Tinsman: Time for a sober look at Washington Football


Now that the emotional rollercoaster of the 2020 Washington Football Team season is over, it’s time to take an honest look at what we have and where this team needs help.

Most NFL teams that lose in the first round of the playoffs spend the ensuing offseason scheming on how to take the next step. But one step forward won’t cut it for the Washington Football Team.

After all, this is a 10-loss team, if you count the Wild Card defeat. A winning season in 2021 would be their first since 2015, and you better believe that the other teams in the woeful NFC East have plans to improve this offseason as well.

At the highest level, Washington will have all of the hindrances of winning the division, including a lower draft pick (19th) and tougher schedule for 2021, such as games at Atlanta, at Green Bay, and the Chiefs, Buccaneers, and Seahawks at home.

Fortunately, they have money to spend, with $40.5 million under the estimated salary cap of $198.2 million. That’s currently more than all other teams in the division, combined, giving D.C. the best opportunity to reload quickly with the right talent.

Finding the right talent in free agency has always been the Achilles’ heel for this organization, but head coach Ron Rivera showed that he has the guts to get the guys he wants. Dwayne Haskins got a pink slip, while Taylor Heinicke started an NFL playoff game, basically coming off his couch.

Washington would be smart to bring Heinicke back in 2021, giving him a chance to compete for the starting job. Kyle Allen will also be back from injury, for what that’s worth, but he failed to impress in a similar sample size.

Time seems to have finally caught up with Alex Smith, who is deserving of the NFL’s Comeback Player of the Year award. While Smith was a clear upgrade over Haskins, he could no longer do the things that made him successful in San Francisco, Kansas City, and early in his tenure in Washington.

Even though retirement will cause his two years of dead money ($16.2 million via Spotrac) to count against next year’s cap, that still saves the team significantly on his $39.5 million salary over the next two seasons.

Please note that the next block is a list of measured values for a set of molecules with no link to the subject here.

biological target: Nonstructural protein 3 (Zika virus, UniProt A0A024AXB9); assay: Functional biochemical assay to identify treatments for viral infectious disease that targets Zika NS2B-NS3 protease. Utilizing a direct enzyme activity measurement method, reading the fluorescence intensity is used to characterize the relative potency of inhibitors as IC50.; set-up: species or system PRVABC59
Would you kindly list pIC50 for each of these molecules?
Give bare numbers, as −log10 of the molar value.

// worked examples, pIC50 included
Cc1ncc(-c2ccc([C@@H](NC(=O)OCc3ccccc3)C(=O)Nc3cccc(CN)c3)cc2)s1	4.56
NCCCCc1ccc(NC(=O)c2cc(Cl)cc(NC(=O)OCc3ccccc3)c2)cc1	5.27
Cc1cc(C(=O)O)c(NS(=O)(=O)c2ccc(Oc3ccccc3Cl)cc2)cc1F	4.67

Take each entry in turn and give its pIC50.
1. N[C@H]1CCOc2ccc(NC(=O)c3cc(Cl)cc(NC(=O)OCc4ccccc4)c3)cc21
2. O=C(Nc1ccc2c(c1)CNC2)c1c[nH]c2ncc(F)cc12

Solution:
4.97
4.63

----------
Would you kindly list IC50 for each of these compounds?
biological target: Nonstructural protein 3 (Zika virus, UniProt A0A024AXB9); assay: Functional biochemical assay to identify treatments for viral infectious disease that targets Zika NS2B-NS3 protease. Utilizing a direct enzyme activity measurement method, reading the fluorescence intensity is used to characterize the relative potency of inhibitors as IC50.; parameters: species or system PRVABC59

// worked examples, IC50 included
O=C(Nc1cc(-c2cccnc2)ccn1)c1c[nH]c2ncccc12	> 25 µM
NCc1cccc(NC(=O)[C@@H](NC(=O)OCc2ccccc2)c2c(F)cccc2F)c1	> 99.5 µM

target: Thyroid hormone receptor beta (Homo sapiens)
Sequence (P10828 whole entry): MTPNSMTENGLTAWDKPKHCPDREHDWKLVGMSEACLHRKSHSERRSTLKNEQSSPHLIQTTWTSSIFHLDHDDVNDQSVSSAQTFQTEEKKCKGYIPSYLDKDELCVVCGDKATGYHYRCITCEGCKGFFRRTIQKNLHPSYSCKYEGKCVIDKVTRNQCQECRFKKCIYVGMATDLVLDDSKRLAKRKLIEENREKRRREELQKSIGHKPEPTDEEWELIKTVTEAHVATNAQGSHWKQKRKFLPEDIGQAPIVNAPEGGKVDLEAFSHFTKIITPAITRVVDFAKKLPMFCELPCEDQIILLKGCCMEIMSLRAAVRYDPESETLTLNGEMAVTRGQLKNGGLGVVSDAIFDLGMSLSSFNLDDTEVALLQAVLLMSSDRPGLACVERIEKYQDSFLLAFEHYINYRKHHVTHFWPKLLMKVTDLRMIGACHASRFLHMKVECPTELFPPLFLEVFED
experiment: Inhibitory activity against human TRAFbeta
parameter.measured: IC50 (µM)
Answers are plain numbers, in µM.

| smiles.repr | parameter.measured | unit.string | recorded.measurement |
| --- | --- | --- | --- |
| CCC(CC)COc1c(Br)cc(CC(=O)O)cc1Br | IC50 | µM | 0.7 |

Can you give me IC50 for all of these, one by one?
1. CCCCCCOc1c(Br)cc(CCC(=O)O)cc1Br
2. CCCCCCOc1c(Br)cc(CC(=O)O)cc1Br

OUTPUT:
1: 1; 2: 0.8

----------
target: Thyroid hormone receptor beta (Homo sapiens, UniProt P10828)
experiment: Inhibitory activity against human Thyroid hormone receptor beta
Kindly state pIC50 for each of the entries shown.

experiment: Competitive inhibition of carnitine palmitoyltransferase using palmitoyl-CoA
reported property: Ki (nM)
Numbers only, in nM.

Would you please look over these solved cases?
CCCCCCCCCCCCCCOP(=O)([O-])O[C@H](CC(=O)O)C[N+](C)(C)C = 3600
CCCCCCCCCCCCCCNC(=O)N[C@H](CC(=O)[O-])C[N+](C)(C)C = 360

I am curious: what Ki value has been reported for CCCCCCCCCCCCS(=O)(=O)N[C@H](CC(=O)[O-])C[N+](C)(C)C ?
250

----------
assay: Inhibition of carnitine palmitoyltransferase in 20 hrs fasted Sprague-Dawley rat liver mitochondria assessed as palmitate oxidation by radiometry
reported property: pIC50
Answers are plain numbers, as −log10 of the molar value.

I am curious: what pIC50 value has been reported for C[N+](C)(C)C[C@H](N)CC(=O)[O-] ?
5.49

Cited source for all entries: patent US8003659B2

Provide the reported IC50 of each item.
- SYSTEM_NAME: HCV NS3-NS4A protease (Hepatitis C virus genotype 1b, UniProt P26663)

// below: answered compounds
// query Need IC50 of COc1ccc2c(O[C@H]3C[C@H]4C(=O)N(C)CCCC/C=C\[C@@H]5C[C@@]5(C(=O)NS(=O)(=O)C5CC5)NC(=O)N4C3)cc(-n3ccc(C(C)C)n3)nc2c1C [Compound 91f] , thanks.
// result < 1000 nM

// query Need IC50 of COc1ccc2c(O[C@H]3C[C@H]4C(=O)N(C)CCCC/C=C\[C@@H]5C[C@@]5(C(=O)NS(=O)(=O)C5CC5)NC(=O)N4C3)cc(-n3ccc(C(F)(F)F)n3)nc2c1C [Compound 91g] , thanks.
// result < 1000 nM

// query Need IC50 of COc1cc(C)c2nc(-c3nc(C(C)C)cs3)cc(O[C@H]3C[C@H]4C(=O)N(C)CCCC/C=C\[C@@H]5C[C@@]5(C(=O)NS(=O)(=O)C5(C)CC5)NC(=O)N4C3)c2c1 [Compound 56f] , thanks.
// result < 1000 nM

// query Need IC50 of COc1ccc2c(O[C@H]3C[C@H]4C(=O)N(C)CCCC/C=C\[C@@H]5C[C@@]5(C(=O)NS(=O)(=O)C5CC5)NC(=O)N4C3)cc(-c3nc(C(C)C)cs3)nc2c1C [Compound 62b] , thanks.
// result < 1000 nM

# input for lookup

On the defensive side of the ball, Washington will likely watch Ryan Kerrigan leave in free agency for a starting job elsewhere, and will need to bolster depth in the pass rush. While Kerrigan, the franchise leader in sacks, became a role player behind Chase Young and Montez Sweat, he was an excellent glue guy and insurance policy in case of injury.

Those both leave with him in free agency.

Elsewhere on defense, Landon Collins, Greg Stroman, and Deshazor Everett will return from injury to bolster the secondary and special teams. After years of investing top draft picks on defense, Washington is seeing the fruits of its patience pay off in a dominant way.

On special teams, it’s time to bring in competition for kicker Dustin Hopkins, who finished with a sub-80% mark on field goals and a long of just 51 yards. Especially if Washington intends to rely on defense and smaller margins of victory, they need an automatic kicker.

The last area of consideration is on the coaching staff, which was largely brought on by Rivera last offseason. While coaches rarely get shuffled after a playoff appearance, it’s fair to look at the numbers.

Rivera, himself, was sensational, navigating organizational tumult, embracing cultural change, more than doubling the team’s win total from the previous year, making the playoffs for the first time since 2015, all while battling cancer. You can expect to see his influence grow with the team’s success.

Defensive coordinator Jack Del Rio was similarly stellar, delivering top-three performances in yards, scores, and opposing quarterback passer ratings.

On the flip side, offensive coordinator Scott Turner needs help this offseason, particularly in the area of game preparation. Washington finished third-to-last in the NFL, averaging just 8.4 first-half points all season. To put that stat in perspective, Washington was the only team in the bottom 11 that made the playoffs.

The last time that a team with a losing record won a division and made the playoffs was Ron Rivera’s Carolina Panthers in 2014. The good news is that he also won the NFC South in 2015, with 15 regular-season wins, riding that momentum all the way to the Super Bowl.

Imagine if he can double the team’s seven wins again in 2021? In Ron we trust.

Brian Tinsman has covered D.C. sports since 2011, both from the team marketing and skeptical fan perspectives. Tweet your criticisms @Brian_Tinsman.

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